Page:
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News analysis: New year brings a perfect storm for brokers

News analysis: New year brings a perfect storm for brokers

Increasing living costs, a chronic housing shortage and rising inflation have been highlighted as the main challenges for mortgage brokers in 2022.

House prices are at record highs and mortgage affordability is tightening as a result of inflation and the looming threat of interest rate hikes. Surges in energy prices also place an overwhelming strain on the cost of living for the average consumer and family.

The economic outlook presents obstacles for those in the mortgage profession, according to Albion Forest Mortgages managing director Mark Robinson.

“Rising living costs will be the greatest challenge of the next 12 months,” says Robinson.

“Lenders will be reviewing their affordability calculators to compensate. With rising property prices across the UK, still increasing at a huge rate, borrowers will likely be facing increased property prices with reduced lending.”

With house prices on an upward trajectory and household income stagnant, the number of properties readily available is also a growing concern among the broker community.

“One of the biggest challenges will be stock levels as we have a chronic shortage of homes for sale and nowhere near enough homes being built at the same time as an ageing and growing population, making the problem worse,” says Shaw Financial Services founder and mortgage expert Lewis Shaw.

“This will likely lead to prices still rising against the backdrop of tightening affordability and increasing mortgage rates.”

Mortgage Advice Bureau network broker Clare Jarvis echoes this sentiment, adding that the lack of stock is also having an impact on prices and this has led to a substantial number of ‘down-valuations’.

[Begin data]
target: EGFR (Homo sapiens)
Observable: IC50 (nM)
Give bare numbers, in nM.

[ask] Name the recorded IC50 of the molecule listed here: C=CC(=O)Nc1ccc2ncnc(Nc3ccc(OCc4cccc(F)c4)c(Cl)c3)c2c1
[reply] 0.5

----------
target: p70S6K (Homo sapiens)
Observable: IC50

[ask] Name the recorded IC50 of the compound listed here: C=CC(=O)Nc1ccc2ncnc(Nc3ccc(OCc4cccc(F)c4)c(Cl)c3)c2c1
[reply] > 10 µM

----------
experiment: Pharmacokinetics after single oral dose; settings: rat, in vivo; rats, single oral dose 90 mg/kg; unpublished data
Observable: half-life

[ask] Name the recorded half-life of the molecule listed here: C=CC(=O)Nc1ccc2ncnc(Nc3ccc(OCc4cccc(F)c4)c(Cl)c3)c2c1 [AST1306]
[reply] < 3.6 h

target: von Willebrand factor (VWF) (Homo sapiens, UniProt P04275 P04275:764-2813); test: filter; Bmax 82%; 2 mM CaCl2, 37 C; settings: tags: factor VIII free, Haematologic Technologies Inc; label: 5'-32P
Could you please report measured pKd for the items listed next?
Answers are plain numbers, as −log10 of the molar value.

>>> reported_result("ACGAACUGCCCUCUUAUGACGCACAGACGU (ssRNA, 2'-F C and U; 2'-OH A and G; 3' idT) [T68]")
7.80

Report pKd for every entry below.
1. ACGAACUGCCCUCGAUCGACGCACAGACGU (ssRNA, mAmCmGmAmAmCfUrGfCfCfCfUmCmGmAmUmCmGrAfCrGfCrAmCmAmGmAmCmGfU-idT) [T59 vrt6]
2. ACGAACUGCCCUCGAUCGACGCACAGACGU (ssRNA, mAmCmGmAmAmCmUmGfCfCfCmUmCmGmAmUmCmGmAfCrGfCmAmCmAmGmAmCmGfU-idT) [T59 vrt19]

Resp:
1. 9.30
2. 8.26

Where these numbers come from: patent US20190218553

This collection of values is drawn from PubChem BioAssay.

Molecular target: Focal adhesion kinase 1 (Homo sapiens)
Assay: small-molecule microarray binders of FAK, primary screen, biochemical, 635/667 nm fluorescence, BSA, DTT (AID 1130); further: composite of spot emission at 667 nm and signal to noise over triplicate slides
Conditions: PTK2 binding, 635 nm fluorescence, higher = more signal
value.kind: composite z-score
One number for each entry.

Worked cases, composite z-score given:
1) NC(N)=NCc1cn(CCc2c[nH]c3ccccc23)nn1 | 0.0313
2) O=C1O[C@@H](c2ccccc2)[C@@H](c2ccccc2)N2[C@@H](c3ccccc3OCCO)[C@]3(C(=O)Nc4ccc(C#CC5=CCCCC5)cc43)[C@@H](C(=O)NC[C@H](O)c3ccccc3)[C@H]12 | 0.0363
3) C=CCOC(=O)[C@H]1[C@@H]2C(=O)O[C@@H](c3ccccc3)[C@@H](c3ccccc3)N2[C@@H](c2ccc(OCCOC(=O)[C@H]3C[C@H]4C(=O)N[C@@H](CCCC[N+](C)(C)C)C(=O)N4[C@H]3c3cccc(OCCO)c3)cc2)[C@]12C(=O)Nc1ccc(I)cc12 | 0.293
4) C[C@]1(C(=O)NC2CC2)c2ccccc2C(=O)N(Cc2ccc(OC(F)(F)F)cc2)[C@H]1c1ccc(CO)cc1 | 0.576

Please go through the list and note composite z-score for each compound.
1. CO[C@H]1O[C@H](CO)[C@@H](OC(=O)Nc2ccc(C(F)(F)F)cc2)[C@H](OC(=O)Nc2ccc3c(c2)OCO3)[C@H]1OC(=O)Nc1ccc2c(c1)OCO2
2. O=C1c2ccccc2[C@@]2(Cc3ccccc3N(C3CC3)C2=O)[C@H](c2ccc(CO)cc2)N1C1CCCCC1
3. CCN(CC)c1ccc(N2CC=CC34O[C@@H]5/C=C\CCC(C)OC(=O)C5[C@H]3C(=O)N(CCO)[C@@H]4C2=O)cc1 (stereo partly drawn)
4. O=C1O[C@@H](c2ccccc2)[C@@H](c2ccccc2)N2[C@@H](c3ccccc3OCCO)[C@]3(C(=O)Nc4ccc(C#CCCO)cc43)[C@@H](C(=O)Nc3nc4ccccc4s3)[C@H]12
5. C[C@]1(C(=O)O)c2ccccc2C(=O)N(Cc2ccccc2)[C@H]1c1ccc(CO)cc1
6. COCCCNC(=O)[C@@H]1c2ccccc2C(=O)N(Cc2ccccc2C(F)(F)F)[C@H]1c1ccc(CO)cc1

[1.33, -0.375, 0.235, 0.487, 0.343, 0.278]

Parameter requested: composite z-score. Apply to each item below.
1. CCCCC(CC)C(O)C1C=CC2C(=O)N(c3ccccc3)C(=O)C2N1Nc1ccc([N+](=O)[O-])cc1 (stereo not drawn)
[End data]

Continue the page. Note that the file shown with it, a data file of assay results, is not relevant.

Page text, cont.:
Property valuers are struggling to price properties as buyers enter bidding wars over houses worth far less than the asking price, she explains.

News analysis: New year brings a perfect storm for brokers

“Many houses are being sold in excess of the asking price, so valuers are struggling to find sold comparables to back up their valuations,” Jarvis says.

“Often surveyors return valuation reports with a value price that is far less than that of the purchase price and this has a significant impact on the mortgage options available to buyers.”

With the threat of rising inflation and hikes to interest rates to curb it, mortgage borrowers could start to seek refuge in the fixed-rate space, although brokers should also be mindful of new products, says Pitch 4 Finance chief executive and founder Miranda Khadr.

“For residential and buy-to-let borrowers, the obvious route would be fixed rates, but perhaps not in all cases and brokers should look out for product innovation.

“Lenders are starting to design mortgage products for a new era of rising interest rates after living for so long in a historically low-rate environment,” she says.

Brightstar financial group chief executive Rob Jupp says that, overall, mortgage brokers will likely find themselves juggling with striving for excellence in traditional product spaces and transitioning to multi-product capabilities across a variety of media.

“Increasingly, clients have more complex requirements that require specialist finance solutions through a variety of channels, including second charge lending, bridging, specialist buy-to-let and commercial,” he says.

“Not to mention the number of customers whose residential mortgage requirements now fall outside the criteria of the big high-street lenders.

“Staying in touch with each of these markets is a full-time job on its own and it’s impossible for brokers to be a single expert in all of the available options.”

However, Jupp warns that, as clients get savvier, brokers should be wary of diversifying before they’re ready.

“If brokers elect to go it alone and dip into different areas without the required level of knowledge and experience, clients will continue to get more sophisticated and may just find them out.”